Traditional Atlantic Salmon Flies have been part of my
life ever since I found a large leather fly case in the family Potato
Patch, in the Summer of 1951.. This discovery was the beginning
of a quest of a ten year old to make these flies as they were displayed in this case.
After several weeks of attempting to find the owner of the case,
without any luck, I decided it would be part of my fly fishing bag,
which I carried to the river with me daily. The bag was a WW II Canadian Air
mask bag which I carried my leaders, fly box, and this leather
case. Every day on the river while sitting in the boat, either
guiding a sport or just resting the pool. I would open the case and
study its contents, all the flies were made with gut eyes, the pages in this leather case contained many of these flies. The
owner of these flies is no doubt in salmon fly heaven, but he created
a desire in me to make these flies as they were displayed, and if he
is up there watching, I think he has a smile on his face.
The place was Greenfield, Queens County, Nova Scotia,
on the Banks of the Medway river, the hotel was the Freeman House,
where many sports from the eastern seaboard of the United States came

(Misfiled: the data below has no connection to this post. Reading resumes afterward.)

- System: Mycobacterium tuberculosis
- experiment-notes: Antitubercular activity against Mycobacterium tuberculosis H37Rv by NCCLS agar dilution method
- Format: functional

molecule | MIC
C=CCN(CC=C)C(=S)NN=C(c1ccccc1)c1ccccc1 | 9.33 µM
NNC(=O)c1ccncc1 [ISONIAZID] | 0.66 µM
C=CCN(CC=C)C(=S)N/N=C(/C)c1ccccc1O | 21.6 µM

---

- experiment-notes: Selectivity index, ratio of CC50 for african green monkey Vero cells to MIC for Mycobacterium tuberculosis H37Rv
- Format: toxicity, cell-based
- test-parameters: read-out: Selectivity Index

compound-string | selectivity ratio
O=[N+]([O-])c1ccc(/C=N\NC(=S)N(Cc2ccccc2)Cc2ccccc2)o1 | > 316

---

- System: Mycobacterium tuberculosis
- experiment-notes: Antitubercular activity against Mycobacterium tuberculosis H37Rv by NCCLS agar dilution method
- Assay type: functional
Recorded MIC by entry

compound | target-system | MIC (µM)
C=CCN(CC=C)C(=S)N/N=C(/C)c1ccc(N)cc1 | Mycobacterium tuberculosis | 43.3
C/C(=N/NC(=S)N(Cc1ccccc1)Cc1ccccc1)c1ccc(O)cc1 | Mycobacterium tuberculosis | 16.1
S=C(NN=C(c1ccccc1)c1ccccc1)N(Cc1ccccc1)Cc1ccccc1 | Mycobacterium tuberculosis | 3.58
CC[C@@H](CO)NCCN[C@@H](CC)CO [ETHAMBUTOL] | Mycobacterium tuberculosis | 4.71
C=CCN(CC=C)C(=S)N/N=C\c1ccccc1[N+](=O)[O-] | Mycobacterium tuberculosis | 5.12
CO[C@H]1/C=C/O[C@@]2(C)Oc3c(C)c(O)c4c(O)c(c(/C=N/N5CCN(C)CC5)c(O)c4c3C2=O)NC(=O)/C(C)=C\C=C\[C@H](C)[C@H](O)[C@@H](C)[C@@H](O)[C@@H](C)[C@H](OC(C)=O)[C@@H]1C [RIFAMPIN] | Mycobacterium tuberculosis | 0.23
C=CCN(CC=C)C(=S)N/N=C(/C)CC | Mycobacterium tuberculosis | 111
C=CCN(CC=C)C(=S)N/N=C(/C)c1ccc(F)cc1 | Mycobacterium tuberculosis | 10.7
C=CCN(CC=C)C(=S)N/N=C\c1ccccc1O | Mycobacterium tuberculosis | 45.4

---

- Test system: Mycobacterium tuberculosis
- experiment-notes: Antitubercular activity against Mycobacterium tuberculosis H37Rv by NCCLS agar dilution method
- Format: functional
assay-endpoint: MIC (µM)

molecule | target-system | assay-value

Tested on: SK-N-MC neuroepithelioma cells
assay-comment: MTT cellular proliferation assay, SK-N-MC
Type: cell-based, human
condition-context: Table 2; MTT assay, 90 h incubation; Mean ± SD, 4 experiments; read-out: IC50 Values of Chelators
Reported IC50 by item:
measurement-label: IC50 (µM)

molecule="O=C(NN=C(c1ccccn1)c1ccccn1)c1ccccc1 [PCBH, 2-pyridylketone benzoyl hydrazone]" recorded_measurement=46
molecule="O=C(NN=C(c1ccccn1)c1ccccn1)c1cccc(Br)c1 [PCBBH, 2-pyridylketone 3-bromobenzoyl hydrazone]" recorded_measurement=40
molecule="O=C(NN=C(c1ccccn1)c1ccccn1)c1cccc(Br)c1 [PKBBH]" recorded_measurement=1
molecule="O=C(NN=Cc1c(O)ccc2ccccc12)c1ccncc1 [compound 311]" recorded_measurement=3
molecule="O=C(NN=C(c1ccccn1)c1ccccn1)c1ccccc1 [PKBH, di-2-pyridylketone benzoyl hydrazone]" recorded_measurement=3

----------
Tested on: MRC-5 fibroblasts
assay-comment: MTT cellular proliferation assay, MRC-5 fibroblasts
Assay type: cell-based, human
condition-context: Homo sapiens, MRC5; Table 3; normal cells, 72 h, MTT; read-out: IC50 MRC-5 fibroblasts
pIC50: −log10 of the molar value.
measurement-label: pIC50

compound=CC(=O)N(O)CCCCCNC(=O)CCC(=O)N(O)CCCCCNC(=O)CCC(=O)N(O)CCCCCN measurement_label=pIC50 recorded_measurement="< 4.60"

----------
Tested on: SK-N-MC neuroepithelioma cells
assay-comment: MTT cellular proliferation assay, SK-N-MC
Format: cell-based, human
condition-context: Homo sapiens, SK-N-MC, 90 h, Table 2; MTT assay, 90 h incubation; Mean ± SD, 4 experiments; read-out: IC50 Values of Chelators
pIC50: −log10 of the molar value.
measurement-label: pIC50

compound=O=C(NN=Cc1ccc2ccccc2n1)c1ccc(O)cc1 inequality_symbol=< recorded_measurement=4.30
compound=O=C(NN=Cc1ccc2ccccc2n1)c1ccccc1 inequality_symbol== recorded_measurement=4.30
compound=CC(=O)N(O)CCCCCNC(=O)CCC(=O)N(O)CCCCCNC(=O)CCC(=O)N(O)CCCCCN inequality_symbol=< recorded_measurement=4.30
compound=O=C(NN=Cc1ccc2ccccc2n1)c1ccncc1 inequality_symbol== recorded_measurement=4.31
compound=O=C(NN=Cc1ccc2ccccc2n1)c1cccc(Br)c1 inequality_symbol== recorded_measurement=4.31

for their quest to catch the elusive Atlantic Salmon. My Dad was a
fisherman and a Guide, the best on the river. He also worked for the
Paper mill in Brooklyn Nova Scotia as a Wood Surveyor. He tied flies
for these sports, with one hand, as he lost his right arm in a sawmill
accident. I was his right arm when it came to holding the feathers
which he could not hold when making a wing for a fly.
Learning from him and from books, I have in my 77 years,
reproduced what my mind retained from this fly book, which I use while fishing for
salmon early in the months of April, May and June on the
Medway. The Silver Grey was my favorite, but I have landed bright
spring salmon on the Silver Wilkinson and the Durham Ranger, Dusty
Miller, and Mar Lodge, just to name a few memorable ones..
A foot note to this, when I moved to New Brunswick to
make a living in the electronic industry, I neglected to bring the fly
book with me, and in trying to locate this book I have met with a dead
end. (unimportant then-- Important now).
There will be many additions to this collection of
flies, as well as a layout of the substitute feathers which I use in
creating the regulated originals, or endangered
Feathers used in this collection have been in the
family for over sixty years, as time goes by, I find these feathers
are worthy of being placed on some steel to preserve their beauty. An
attempt to obtain the original feathers today would cause hardship on
the birds which are on the brink of extinction. Please make an attempt
to produce substitutes. The Substitute feathers for these flies are
shown on the Substitute page.